We loved the vitality in the city, and the food was fresh and delicious. People who had survived two civil wars had joie de vivre that was infectious. We were sad to see the suffering caused by the recent Ebola epidemic but proud to see that the country has recovered from yet another challenge.
In 2009 Abt Associates hired me to develop a strategic plan for JFK Hospital, a distinguished tertiary hospital in Monrovia, Liberia, under the auspices of USAID. The hospital was founded in 1991 with support from the U.S. government and had suffered through the turmoil of two civil wars. When my colleague Judi Donnelly and I arrived at the hospital, we were impressed with the dedicated people working there, doctors and nurses in particular. We worked with a talented planning group, including Jennie Bernard, President Ellen Johnson Sirleaf’s sister, Walter T. Gwenigale, M.D., then Minister of Health and Social Welfare, and Christopher McDermott, USAID. S. Brisbane, M.D., Interim Chief Medical Officer at the time, was one of the first people to die in the recent Ebola epidemic. We worked closely with James Tomarken, M.D., at the time a Clinton Foundation Senior Fellow assigned to JFK.
The first day we were at the hospital, a few of the enthusiastic young nurses introduced us to a teenage boy covered with acid burns, inflicted on him by intruders to his mother’s home. This bright, appealing boy had no hope of getting the extensive plastic surgery needed to restore his badly burnt body to normalcy. JFK and in fact the whole country lack the doctors needed to care for the population, and entire specialties are missing. A Liberian-born American plastic surgeon had started to treat this boy but had to return home to the U.S. to be with his family. The fact that we live in Boston turned out to be fortuitous, and through the perseverance of Dr. Tomarken and others this boy was successfully treated, free of charge, at the Shriners Hospital in Boston, enabling him to live a full life.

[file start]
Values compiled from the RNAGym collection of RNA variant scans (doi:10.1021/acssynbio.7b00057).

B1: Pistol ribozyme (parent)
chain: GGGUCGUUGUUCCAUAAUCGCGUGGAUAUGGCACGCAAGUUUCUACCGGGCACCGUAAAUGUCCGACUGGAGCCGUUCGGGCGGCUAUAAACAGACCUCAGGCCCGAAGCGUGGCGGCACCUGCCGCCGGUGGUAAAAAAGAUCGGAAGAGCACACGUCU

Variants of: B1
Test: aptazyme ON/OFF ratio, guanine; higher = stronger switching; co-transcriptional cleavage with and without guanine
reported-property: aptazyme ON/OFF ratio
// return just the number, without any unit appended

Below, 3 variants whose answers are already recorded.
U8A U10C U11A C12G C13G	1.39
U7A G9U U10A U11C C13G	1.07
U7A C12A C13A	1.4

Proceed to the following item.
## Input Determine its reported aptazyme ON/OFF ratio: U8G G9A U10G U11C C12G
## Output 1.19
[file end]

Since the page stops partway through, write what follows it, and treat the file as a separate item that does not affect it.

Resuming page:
While in Monrovia, where we stayed at the lovely Cape Hotel, Judi and I enjoyed our friendships with both Liberians and Americans working in Monrovia. We especially enjoyed our time in the exciting open market, having clothing made by hand out of the beautiful Liberian batiks woven in China.
We are great admirers of President Ellen Johnson-Sirleaf (see photo below) and enjoyed working with her sister Jennie Bernard on the JFK Hospital planning group! President Johnson-Sirleaf describes her relationship with her sister in her autobiography This Child Will Be Great.